A Long March 5B rocket lifts off from the  the Wenchang launch site on China's southern Hainan island on May 5, 2020. - Chinese state media reported the "successful" launch of a new rocket on May 5, a major test of its ambitions to operate a permanent space station and send astronauts to the Moon. (Photo by STR / AFP) / China OUT (Photo by STR/AFP via Getty Images)

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A Long March 5B rocket lifts off from the the Wenchang launch site on China's southern Hainan island on May 5, 2020. - Chinese state media reported the "successful" launch of a new rocket on May 5, a major test of its ambitions to operate a permanent space station and send astronauts to the Moon. (Photo by STR / AFP) / China OUT (Photo by STR/AFP via Getty Images)

Photo by: STR

STR

Chinese Space Debris is Heading for a Crash Landing on Earth

Debris from a Chinese rocket is expected to fall into Earth in an uncontrollable re-entry this weekend. Although the probability of the debris landing in a populated area is low, questions are now being raised about the responsibility of different countries to correctly dispose of their space junk.

July 29, 2022

Updated July 30, 2022

Remnants of the massive Chinese rocket debris reentered Earth's atmosphere over the Indian Ocean at roughly 12:45 p.m. ET Saturday, June 30, 2022 according to US Space Command.

While the China Manned Space Agency agency reported that most of the remnants burned up during reentry over the Sulu Sea, between the island of Borneo and the Philippines, further investigation is needed to determine if any pieces did make landfall.

A Long March 5B rocket lifts off from the Wenchang launch site on China's southern Hainan island on May 5, 2020. - Chinese state media reported the "successful" launch of a new rocket on May 5, a major test of its ambitions to operate a permanent space station and send astronauts to the Moon. (Photo by STR / AFP) / China OUT (Photo by STR/AFP via Getty Images)

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A Long March 5B rocket lifts off from the Wenchang launch site on China's southern Hainan island on May 5, 2020. - Chinese state media reported the "successful" launch of a new rocket on May 5, a major test of its ambitions to operate a permanent space station and send astronauts to the Moon. (Photo by STR / AFP) / China OUT (Photo by STR/AFP via Getty Images)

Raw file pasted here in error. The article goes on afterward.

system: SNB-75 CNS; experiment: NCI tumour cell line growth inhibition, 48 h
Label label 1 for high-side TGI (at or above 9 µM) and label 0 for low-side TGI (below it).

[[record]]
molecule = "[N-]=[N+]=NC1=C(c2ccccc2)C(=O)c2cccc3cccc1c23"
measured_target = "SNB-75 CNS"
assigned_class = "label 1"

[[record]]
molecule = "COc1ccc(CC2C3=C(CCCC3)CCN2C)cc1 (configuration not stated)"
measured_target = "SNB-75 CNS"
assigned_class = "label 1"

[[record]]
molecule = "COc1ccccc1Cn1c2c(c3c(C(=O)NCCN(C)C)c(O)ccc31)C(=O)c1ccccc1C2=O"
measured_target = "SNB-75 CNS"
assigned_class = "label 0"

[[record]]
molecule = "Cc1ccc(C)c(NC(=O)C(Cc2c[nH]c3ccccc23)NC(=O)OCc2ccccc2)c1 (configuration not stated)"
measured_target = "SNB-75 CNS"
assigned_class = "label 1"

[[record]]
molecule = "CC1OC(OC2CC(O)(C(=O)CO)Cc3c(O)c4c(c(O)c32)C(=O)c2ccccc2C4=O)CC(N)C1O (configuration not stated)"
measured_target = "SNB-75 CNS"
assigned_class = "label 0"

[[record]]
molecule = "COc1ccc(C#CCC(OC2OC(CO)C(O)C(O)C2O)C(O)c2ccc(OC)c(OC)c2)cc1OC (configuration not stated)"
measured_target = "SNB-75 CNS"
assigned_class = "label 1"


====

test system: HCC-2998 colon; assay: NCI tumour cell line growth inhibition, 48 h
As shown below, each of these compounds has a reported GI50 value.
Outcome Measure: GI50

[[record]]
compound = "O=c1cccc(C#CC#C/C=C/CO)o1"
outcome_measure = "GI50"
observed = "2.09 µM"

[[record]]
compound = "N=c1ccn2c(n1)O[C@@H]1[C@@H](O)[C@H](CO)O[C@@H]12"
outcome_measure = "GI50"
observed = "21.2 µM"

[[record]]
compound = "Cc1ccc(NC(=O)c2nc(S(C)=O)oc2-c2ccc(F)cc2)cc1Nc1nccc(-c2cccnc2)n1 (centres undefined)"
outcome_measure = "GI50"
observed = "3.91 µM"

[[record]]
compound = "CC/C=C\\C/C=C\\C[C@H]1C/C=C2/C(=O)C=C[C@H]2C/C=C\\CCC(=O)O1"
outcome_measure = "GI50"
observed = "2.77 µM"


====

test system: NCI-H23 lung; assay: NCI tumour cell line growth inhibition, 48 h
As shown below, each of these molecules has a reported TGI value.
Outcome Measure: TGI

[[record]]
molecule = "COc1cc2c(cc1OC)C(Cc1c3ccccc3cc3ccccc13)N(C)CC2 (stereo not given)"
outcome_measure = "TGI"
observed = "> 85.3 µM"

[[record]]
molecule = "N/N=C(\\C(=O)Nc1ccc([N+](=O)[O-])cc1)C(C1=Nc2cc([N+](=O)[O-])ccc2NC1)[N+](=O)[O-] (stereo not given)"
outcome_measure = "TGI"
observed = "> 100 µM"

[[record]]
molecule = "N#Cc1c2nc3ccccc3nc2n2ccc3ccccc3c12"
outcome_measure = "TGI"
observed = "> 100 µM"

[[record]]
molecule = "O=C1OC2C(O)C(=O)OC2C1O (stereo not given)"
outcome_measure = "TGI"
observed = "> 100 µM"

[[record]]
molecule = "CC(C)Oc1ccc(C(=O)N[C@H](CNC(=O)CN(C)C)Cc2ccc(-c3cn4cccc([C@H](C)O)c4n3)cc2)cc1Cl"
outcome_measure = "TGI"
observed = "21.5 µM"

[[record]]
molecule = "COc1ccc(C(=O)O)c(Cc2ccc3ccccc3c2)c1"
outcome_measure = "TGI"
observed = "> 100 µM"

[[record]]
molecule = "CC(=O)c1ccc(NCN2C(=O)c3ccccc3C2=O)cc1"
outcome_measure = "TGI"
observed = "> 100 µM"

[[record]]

Photo by: STR

STR

July 29, 2022

On Sunday, a Long March 5 rocket carrying a lab module to the Tiangong space station was successfully launched. The Chinese government announced this past week that the rocket’s re-entry was unlikely to pose a risk to people on the ground because of predictions of the rocket landing in the sea.

However, recent rockets launched to China’s unfinished space station, lack the capability for controlled re-entry into Earth’s atmosphere. The empty spacecraft is in an orbit around our planet where it is moving towards an uncontrollable re-entry.

In May of 2021, NASA released statements calling for the Chinese space agency to design their rockets in a way that would allow the disintegration of the spacecraft into smaller pieces upon re-entry. This practice is an international norm and NASA’s statement called out the Chinese space agency as well as other “spacefaring nations” to take responsibility for their debris to ensure the long-term safety and sustainability of Earth.

Although it is too early to predict the debris’ landing, many have made early predictions that the 25-tonne chunk will land in an area spanning the US, Africa, Australia, Brazil, India, and Southeast Asia.

The same Long March 5 spacecraft has launched twice, once in May of 2020 and then in May of 2021, loaded with different pieces of the Tiangong station. During both of the rocket’s flights, debris fell back on Earth, in the Ivory Coast and the Indian Ocean. Although these crashes did not cause injury, these incidents prompted criticism from an array of space agencies. When looking at space travel as a whole, it’s important to note that China’s space agency isn’t the only one responsible for space debris. This space junk from old space missions is now forming a cloud with up to 750,000 pieces of debris circling Earth. The responsibility of space clean-up falls on all international space agencies to help prevent a cataphoric environmental crisis in outer space.

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